Teaching blogging in schools
Anyone can be a blogger. There are no significant barriers to entry and the software is free. You can host on Blogger.com/Wordpress.com/Posterous.com to avoid spending money on hosting.
Anyone can be a blogger. This is also the biggest obstacle to succeeding as a professional blogger.
Read this blog post on the difficulties facing an aspiring professional blogger. The main points:
1, Any career that has minimal barriers to entry is not going to be accepted by those that are more conservative.
Their belief is that you should have to go to school, receive training, and at least do something to earn the right or the experience/knowledge needed to become a blogger.
2. (Regular) Schools do not teach blogging
If they can teach creative writing and journalism, why not blogging, which incorporates both disciplines and does more.
Blogging is a relatively new field. School and colleges are usually ten years behind the real world in terms of determining what training is vital to the workforce. Many colleges only recently began offering degrees in Web Design. I work at a high school in New York. I have yet to see any teacher complete or attempt any lesson plans related to blogging.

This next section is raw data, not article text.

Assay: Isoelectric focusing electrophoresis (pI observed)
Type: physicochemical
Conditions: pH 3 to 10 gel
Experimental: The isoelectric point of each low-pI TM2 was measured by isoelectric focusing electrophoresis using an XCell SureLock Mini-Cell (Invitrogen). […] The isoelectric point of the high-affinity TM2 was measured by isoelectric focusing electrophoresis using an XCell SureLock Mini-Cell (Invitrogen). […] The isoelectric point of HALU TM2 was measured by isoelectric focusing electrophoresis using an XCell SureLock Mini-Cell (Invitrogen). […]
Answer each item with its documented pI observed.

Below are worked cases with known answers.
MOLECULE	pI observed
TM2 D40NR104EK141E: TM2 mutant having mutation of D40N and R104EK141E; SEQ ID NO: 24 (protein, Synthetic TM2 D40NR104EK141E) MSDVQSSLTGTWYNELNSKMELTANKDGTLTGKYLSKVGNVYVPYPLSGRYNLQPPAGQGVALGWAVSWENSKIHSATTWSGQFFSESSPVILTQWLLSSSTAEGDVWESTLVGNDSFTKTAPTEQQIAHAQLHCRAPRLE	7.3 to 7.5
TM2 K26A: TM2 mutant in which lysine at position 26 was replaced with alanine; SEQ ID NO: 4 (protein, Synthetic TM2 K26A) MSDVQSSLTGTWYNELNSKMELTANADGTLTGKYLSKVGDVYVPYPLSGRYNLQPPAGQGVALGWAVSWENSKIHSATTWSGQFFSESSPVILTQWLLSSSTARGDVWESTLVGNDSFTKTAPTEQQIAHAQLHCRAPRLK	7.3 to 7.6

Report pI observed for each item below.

3. What makes successful bloggers stand apart?
There are many guides on the topic online. Just Google it.
The short version: You must cover a niche like anything, like nobody has ever done ever before.
...most successful bloggers are far more sophisticated in their blogging activities than those that fail. While some folks are superb writers and luck into the right niche, the successful bloggers I know are constantly testing, reviewing, and planning how to best construct their blogs. The blog is treated as a business at all times. Anyone can start a business, not many are successful.
Three Indian bloggers who are doing okay as professional bloggers: Amit Agarwal (Digital Inspiration Blog), Aashish Sinha (Pluggd.in) and Nikhil Pahwa (Medianama)